While an absurd offer, . The bad news is that the US is pushing for Palestinian compromise on the issue.

  7. Citizen says:

    PLO chief says we will recognize and call Israel anything it wants to be called, even “China”if that’s what they want us to call their state–so long as the US gives us a map clearly indicating what land we are getting as our state in return, that is, so long as that map demarcates the 1967 borders.
    link to

  8. AreaMan says:

    Only some Security Council resolutions are binding.

    In any case, Israel was given sovereignty over Palestine by the League of Nations, through various legal instruments, and once given, it cannot be taken away.

    One could argue the West Bank is somehow ‘less sovereign’, or ‘ambiguous’, or at least ‘different’, but still there is no other sovereign power recognized there. So the settlements cannot be in violation of international law.

    The International Court of Justice has no jurisdiction over the issue and merely issued an advisory ruling, as you or I could issue an opinion. Likewise, the Security Council resolutions mentioned are not clearly under “Chapter 7″, which could make them binding international law.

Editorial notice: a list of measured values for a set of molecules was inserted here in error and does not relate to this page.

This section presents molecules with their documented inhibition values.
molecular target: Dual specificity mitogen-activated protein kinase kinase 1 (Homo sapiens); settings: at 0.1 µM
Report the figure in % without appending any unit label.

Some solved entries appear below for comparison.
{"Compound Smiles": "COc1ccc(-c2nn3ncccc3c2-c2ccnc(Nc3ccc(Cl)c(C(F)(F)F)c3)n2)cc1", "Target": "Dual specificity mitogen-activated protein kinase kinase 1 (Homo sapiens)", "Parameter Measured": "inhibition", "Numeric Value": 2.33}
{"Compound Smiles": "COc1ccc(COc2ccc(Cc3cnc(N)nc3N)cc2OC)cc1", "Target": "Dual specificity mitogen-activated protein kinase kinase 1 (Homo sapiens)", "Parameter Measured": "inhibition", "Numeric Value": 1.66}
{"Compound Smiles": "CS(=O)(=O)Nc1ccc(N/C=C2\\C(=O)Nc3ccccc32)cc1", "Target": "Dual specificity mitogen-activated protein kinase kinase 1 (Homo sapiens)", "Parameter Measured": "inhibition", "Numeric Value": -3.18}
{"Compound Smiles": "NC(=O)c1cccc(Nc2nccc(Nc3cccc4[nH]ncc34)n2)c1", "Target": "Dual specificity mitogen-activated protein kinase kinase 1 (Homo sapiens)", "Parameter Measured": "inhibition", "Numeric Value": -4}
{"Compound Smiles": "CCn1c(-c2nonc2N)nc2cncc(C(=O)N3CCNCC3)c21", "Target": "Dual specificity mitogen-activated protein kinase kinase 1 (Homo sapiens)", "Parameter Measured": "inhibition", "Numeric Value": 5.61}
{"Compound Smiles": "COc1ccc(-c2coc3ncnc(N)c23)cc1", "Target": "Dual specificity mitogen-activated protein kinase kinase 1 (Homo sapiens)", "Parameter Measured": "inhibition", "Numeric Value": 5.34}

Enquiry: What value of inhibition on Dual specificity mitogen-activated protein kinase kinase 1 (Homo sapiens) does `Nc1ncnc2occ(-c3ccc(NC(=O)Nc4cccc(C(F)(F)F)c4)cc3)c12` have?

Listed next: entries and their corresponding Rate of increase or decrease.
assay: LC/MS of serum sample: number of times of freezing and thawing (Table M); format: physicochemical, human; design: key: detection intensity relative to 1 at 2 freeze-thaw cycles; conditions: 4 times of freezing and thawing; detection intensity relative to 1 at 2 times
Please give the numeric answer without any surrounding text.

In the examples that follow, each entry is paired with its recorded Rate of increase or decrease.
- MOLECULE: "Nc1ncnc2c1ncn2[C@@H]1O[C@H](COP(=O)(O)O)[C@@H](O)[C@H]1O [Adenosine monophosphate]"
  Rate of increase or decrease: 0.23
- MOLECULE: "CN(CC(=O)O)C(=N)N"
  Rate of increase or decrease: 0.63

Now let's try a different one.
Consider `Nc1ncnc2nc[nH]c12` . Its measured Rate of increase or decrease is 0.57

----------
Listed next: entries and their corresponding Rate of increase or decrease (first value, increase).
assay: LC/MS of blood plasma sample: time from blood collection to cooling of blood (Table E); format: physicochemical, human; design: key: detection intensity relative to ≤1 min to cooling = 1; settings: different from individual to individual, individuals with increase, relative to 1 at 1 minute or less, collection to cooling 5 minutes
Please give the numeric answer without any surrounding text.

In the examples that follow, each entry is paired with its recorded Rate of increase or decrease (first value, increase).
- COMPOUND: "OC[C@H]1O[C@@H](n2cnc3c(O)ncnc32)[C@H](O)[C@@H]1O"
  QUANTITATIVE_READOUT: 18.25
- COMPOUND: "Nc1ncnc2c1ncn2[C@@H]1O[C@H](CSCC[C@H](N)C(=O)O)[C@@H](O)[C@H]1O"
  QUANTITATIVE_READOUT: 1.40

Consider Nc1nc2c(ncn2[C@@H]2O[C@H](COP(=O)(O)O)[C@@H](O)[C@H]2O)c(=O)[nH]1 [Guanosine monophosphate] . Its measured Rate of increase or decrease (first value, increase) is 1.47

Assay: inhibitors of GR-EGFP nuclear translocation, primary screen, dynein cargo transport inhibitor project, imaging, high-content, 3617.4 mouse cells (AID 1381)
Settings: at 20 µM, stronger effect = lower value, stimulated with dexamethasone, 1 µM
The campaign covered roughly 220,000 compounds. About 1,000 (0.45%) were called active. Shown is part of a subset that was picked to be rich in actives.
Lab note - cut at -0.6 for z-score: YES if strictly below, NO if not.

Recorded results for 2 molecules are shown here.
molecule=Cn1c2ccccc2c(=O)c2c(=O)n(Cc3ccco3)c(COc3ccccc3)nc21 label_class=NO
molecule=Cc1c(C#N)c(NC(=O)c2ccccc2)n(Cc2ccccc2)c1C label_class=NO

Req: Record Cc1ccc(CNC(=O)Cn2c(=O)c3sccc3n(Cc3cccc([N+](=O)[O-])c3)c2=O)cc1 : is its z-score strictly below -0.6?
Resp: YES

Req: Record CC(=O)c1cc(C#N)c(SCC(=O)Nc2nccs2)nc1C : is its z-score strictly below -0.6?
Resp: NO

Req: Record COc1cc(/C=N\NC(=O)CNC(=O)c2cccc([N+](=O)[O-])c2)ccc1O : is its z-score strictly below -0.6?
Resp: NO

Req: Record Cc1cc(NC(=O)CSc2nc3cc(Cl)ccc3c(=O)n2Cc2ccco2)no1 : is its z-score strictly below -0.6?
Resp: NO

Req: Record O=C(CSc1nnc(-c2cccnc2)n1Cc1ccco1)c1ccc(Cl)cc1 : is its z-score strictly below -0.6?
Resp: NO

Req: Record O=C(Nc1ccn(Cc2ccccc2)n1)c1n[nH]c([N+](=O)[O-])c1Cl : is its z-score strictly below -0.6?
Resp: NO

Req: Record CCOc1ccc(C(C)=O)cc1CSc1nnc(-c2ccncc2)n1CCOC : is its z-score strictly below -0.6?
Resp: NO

Since there is no agreed-on legal authority, or court, to pass a final ruling, anybody can say anything, and Ms. Sagger’s article is a fine example of that.

    • eljay says:

      >> Israel was given sovereignty over Palestine

      maxNarr has similarly asserted that “the Jewish people are the legal sovereign over the entire Mandate Palestine”, and I’ve asked him to provide one link to one piece of valid, international (and internationally-accepted) legislation that unambiguously supports his claim. He hasn’t bothered (or hasn’t been able) to do so yet.

      So I’ll ask you to please provide a link to such a piece of valid and unambiguous of legislation. Thanks.

    • potsherd says:

      Funny how AM and hophmi log on at the same time to say the same thing.

      • eljay says:

        >> Funny how AM and hophmi log on at the same time to say the same thing.

        Yeah, and funny how none of them can provide a single link to a single piece of valid, international (and internationally-accepted) legislation that unambiguously supports their claim that “Israel was given sovereignty over Palestine”.

        Maybe they’re busy “forming a view” with RW… :-)

  9. hophmi says: